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  1. #1

    Default Renting a Room from a Landlord Who is Renting Other Rooms on Airbnb

    My question involves landlord-tenant law in the State of: Texas

    I signed a 6-mo. lease for a room in a house lived-in by the owner. The lease was basic, with no mention of guests. It's just he and I living in the house normally.

    Recently my landlord/roommate has started hosting several Air BnB (a website-based short-term rental company) and couchsurfing.com guests per week. He makes ~$75 per room rented per night(there's a spare bedroom and a guest "shed" in the backyard, and occasionally he rents out his room as well).

    This has gotten to be a little much for me to handle. I haven't talked to him yet, as I would rather have some legal info to back me up if it comes down to that.

    My issues are: Multiple strangers stay at our house every week. They are often up late and early, waking me up and making a lot of noise. They use our internet (it's slow already, right now 10!! devices are connected to our wireless router). They use our water and electricity, which raises the prices, and the cost is NOT included in rent. They take up the bathroom. They lounge around in our living room.

    I receive ZERO compensation for these guests, who most often (excluding couch-surfers) pay him to stay here. I would like this to change. I feel that at least, I should not have to pay utilities, and at most, I should either get reduced rent, or be able to break my lease and move out.

    I have searched the internet for legal precedents regarding air bnb and have yet to find any information.

    Am I legally entitled to compensation? Am I legally entitled to break my lease? Is it legal for him to do this in the first place?

    Thanks for your time!

    Mike

  2. #2
    Join Date
    Sep 2010
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    Default Re: Air Bnb Guests Making Money for Landlord, I Get Zero Compensation

    Unless you have a lease that gives you exclusive rights, he's free to rent out to other boarders as far as the local law permits (I suspect the guest cottage and depending on where you are, the ad-hoc BnB is likely to be in violation of zoning other laws, however much of Texas is still the wild west and unregulated).

  3. #3
    Join Date
    Jan 2008
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    Toledo, OH
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    Default Re: Air Bnb Guests Making Money for Landlord, I Get Zero Compensation

    Am I legally entitled to compensation?
    Absolutely not. You do not own the property, you're merely renting a room. Why would you think you are entitled to compensation for use of property you do not own?

    Am I legally entitled to break my lease?
    Only if your lease explicitly states that you're going to be the only tenant in the house.

    Is it legal for him to do this in the first place?
    Just as legal as it is for him to rent a room to you.
    I'm not a lawyer, but I play a researcher on the internet!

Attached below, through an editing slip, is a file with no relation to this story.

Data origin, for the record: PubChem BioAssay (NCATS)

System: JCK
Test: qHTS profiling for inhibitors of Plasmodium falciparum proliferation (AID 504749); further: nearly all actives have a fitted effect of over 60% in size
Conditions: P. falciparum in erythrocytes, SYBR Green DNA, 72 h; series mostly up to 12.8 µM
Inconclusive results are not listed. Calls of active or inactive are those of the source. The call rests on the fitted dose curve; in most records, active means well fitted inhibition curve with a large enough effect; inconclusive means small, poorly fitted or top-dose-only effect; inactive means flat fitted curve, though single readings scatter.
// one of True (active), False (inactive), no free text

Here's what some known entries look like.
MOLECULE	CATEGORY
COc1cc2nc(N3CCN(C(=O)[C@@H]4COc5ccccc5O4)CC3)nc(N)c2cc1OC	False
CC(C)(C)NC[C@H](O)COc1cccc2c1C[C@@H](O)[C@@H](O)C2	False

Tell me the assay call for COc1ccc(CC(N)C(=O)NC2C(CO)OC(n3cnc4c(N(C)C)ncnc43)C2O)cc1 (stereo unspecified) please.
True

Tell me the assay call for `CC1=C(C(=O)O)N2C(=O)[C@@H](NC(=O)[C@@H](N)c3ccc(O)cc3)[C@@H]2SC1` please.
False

Caution: I bite. WARNING: Do not send questions or complaints by PM. I'm likely to post them publicly and embarrass you half to death.
    I'm training for the MS Society's Bike to the Bay - and blogging about it!

  4. #4

    Default Re: Air Bnb Guests Making Money for Landlord, I Get Zero Compensation

    So it doesn't matter that they're driving up the cost of utilities that I have to pay for and using my internet which becomes essentially useless and living in the house I pay rent in, while increasing the risk that my property is damaged or stolen?

    That's why I think i'm entitled to compensation, which should be painfully obvious to anyone who is NOT incredibly pretentious. Thanks for being an ass about it.

    Also, I have found out that is illegal to provide a short-term rental (less than 30 days) in Austin without obtaining a $285 permit and getting your house inspected.

  5. #5
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    Default Re: Air Bnb Guests Making Money for Landlord, I Get Zero Compensation

    Aw, poor baby, you didn't get sympathy for your indignation, so you're increasing your tantrum. How adorable! There are risks you take when you rent a room in someone else's house, and you've now learned about them the hard way. Congratulations. Next time you'll know to rent your own apartment so you can have things in a way that suits you, rather than the homeowner.

    Your landlord's failure to obtain a permit for his short term guests does not invalidate your lease. If you leave early and don't pay through the term of your lease, he can take you to court, and he WILL prevail, which will trash your credit and make it harder for you to obtain rental housing elsewhere. Kicking your feet and holding your breath at the judge the way you're doing here won't help you.

    Life is hard, kid, buy a freakin' helmet.
    I'm not a lawyer, but I play a researcher on the internet!
    Caution: I bite. WARNING: Do not send questions or complaints by PM. I'm likely to post them publicly and embarrass you half to death.
    I'm training for the MS Society's Bike to the Bay - and blogging about it!

  6. #6
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    Sep 2011
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    OH10
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    Default Re: Air Bnb Guests Making Money for Landlord, I Get Zero Compensation

    Not to be Capt. Obvious but you did not say specifically Austin. Did you expect everyone to research laws for every city in Texas prior to responding?

  7. #7
    Join Date
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    Default Re: Air Bnb Guests Making Money for Landlord, I Get Zero Compensation

    Recently my landlord/roommate